Quote:
And again, even when we are fully grown, matured adults with great judgement - we all still have to answer to certain "authorities" in our lives
Not really. We have the ability and the freedom to decide whether or not we want to face the consequences of our actions and whether those consequences are reasonable means to whatever the desired ends are. The authority is incidental.
 
Old 05-10-2013, 11:58 AM
 
Location: Up above the world so high!
45,269 posts, read 89,935,869 times
Reputation: 39935
Quote:
Originally Posted by somebodynew View Post
I understood your point. I just don't agree with it.

.

We are getting off topic. Agreeing to disagree is best
 
Old 05-10-2013, 12:22 PM
 
Location: Alaska
2,886 posts, read 2,634,113 times
Reputation: 4842
Quote:
Originally Posted by djacques View Post
Every authority is not to be obeyed simply because it exists. Remember Dr. King? Thoreau? Jefferson?

Aside from that, someone else's parents are not in any position of authority over OP or her kid.
Agree.
 
Old 05-10-2013, 01:03 PM
 
Location: Alaska
2,886 posts, read 2,634,113 times
Reputation: 4842
Moderator Cut

Perhaps, the father should Moderator Cut realize that respect is two-way street. Maybe, if he would sit down with his daughter and treat her like the young lady that he wants her to be and talks to her from a place of maturity, respect, love, and genuine concern and really LISTENS to her responses, she would know that he loves and respects her and respond accordingly.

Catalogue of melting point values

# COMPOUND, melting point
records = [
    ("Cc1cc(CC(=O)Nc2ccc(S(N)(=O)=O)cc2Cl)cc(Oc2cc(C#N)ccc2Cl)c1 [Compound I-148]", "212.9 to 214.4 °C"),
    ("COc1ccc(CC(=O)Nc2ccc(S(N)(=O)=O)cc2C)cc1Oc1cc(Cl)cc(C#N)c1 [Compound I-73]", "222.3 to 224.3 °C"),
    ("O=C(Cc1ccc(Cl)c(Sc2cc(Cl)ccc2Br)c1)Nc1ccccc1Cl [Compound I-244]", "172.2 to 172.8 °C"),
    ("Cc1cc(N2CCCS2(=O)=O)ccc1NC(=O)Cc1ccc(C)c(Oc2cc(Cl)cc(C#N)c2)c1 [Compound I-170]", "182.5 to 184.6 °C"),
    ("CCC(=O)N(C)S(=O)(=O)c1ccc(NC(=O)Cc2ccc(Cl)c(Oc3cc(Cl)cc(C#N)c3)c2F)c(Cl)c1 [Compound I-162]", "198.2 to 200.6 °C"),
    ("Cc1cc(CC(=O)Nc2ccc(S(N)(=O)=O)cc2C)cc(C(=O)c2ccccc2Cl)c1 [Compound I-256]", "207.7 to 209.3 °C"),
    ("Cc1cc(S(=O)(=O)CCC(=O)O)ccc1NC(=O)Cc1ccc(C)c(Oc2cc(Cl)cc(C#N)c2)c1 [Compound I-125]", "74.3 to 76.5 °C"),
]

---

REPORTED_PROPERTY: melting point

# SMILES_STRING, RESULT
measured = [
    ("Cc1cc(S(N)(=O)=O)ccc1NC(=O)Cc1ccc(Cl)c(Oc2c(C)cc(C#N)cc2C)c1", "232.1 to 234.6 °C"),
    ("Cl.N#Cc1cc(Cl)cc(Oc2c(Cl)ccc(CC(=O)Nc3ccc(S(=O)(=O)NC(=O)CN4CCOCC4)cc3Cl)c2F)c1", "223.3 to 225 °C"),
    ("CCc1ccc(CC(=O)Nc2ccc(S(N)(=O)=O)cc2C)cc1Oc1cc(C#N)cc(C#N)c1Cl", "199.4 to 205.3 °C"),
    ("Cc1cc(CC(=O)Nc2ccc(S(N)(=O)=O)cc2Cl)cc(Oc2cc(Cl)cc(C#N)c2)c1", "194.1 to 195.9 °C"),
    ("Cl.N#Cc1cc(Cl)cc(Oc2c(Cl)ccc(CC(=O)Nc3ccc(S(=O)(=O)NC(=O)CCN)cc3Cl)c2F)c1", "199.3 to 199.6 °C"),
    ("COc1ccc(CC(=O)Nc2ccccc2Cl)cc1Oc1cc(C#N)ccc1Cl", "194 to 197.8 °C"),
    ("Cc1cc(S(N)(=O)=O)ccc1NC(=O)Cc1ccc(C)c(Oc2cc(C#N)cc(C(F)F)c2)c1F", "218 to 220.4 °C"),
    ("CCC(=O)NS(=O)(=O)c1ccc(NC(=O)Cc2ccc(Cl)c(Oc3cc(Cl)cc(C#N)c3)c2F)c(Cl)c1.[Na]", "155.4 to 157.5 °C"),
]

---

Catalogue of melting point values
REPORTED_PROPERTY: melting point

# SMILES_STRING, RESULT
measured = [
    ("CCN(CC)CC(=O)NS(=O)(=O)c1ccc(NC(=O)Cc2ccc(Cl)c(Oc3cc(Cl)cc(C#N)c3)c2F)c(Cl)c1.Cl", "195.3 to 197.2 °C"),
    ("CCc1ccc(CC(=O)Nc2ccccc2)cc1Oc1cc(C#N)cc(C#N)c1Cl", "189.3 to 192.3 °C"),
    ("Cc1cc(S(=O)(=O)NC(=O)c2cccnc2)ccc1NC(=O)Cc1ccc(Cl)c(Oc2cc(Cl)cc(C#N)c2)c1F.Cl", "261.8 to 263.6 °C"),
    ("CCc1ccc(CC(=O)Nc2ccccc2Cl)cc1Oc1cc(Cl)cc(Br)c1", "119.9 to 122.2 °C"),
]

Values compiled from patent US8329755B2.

Just my two cents.

Last edited by Jaded; 05-10-2013 at 01:51 PM.. Reason: Reply to a deleted post; offensive language
 
Old 05-10-2013, 01:26 PM
 
Location: Back at home in western Washington!
1,490 posts, read 4,062,885 times
Reputation: 3234
Quote:
Originally Posted by kayanne View Post
Sabinerose,

I'm curious if you think your son is continuing to actually see the girl? Does he have a car or opportunity to drive to wherever she lives? I think you said they attend different schools, is that right? How far apart do they live?

It seems sad to me the her parents are being so controlling. Developing relationships and falling in love is exactly what people in their upper teens are supposed to do! Certainly these teenage relationships don't often last for life, but it's part of growing up and learning how to be half of a couple, learning what traits you do and don't want in a partner, learning that loving someone is much more than a "tingley feeling" and that it involves giving, compromising, sacrificing, and commitment.

Do you have any idea why the girls parents insisted that ALL contact end? If they were concerned about them becoming sexually active, I could understand not allowing them to be alone in a bedroom, or even not letting them go on dates alone (although personally I consider that too controlling for their ages). But to forbid any contact whatsoever....how can any parent think that this will not end up in rebellion and harm to the parent-teen relationship???